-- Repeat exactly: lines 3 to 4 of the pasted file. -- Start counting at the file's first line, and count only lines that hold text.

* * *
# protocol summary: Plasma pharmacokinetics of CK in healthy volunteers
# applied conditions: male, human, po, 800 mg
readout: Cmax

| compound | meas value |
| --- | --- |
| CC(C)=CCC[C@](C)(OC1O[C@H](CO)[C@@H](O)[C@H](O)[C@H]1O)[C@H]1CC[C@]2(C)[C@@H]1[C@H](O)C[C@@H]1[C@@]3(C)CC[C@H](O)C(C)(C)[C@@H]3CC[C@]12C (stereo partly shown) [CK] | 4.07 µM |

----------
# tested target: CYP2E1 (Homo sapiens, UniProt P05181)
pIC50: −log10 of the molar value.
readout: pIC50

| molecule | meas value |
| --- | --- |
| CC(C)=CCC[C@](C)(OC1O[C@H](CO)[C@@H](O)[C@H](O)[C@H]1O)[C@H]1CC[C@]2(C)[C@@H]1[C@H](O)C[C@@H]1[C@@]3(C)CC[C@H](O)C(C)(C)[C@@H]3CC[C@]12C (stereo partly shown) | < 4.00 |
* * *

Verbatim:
readout: Cmax

| compound | meas value |